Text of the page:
Follow Us on Twitter

Ratatouille: Behind the scenes 1

Ratatouille

Feature by Rob Carnevale

Creating the menu on the cutting (story) board…

Supervising chefs: Mark Andrews (story supervisor) and Ted Mathot (story artist).

What happens? “This is where it all begins,” explains Mark Andrews. “It actually begins with the director’s idea and his vision for the movie. We have to visualize the story; we’re the visual storytellers. If this is going to be a big animated picture, we want to know what it’s going to look like.

“The more he can make his film on storyboards look exactly like it’s going to look on-screen, then the rest of the process – through layout, animation, sets and lighting – is easier on those departments. They can then focus on making it really, really, really good.”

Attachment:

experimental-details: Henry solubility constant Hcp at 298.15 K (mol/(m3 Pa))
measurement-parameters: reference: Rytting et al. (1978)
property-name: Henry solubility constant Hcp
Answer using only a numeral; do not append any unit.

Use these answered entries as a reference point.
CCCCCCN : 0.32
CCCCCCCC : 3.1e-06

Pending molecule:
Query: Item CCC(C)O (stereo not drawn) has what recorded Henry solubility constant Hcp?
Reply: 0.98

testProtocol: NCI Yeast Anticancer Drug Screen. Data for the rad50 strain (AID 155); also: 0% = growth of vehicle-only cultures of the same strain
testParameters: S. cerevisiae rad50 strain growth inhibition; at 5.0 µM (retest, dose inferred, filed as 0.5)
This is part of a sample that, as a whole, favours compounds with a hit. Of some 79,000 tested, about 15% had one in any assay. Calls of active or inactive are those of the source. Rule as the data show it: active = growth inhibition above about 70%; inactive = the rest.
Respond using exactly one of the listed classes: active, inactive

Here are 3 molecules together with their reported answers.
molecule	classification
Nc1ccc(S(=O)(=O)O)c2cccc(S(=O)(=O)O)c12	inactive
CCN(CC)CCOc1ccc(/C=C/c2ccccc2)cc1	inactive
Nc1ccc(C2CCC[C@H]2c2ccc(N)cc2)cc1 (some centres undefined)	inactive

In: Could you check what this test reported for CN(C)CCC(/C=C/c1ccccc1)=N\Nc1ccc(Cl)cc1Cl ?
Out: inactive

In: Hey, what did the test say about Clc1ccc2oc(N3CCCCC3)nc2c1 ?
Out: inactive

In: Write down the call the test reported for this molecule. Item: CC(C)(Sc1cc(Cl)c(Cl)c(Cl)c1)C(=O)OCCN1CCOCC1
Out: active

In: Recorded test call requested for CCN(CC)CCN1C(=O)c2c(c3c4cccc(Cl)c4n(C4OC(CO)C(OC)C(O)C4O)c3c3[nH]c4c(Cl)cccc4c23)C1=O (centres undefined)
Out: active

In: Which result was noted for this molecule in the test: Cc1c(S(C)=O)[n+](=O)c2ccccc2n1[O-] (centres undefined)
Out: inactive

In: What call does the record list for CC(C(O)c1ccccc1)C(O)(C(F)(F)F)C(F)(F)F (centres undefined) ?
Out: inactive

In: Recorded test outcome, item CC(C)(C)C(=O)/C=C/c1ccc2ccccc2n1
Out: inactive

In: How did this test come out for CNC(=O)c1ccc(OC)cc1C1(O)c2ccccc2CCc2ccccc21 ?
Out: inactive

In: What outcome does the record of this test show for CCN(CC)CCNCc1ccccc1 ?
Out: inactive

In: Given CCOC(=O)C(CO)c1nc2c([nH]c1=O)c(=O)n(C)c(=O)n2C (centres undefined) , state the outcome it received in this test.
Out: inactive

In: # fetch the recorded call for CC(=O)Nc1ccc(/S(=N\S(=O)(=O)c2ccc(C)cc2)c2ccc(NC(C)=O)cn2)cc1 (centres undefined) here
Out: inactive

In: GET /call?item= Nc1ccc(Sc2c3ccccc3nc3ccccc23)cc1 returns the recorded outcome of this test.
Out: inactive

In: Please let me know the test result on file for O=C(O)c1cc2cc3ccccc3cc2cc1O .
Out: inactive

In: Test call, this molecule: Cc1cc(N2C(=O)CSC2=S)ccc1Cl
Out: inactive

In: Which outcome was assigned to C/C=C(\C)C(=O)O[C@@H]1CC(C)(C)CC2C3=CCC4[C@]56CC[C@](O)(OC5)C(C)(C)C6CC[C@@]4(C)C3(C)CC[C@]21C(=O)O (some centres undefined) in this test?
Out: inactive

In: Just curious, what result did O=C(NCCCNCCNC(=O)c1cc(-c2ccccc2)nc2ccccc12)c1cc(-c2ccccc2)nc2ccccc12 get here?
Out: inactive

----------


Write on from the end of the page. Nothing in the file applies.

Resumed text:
Adds Ted Mathot: “Our goal is to get to what’s in Brad’s head and then hopefully along the way add embellishments to it that he may not have thought of.”

Once those ideas are in place, it’s up to Mark, Ted and his team to visualise them. Hence, they’ll spend their days drawing and then revising and replacing anything that director Brad Bird doesn’t like, or wants to change.

Mark Andrews continues: “We’ve done about 20,000 drawings since Brad [Bird] came onto the film. And that’s finished drawings – the one’s Brad liked and thought worked. There’s probably 10 drawings for every one drawing [that works] on average, so, in total we did 200,000 drawings, or a cool half a million, because some sequences are a lot harder than others. It’s a lot of work. We come in about 9am-ish and we just keep drawing, drawing, drawing… We break for lunch and then draw, draw, draw again. At 6pm-ish we quit and then the next day we start all over again.

NEXT: Assembling the ingredients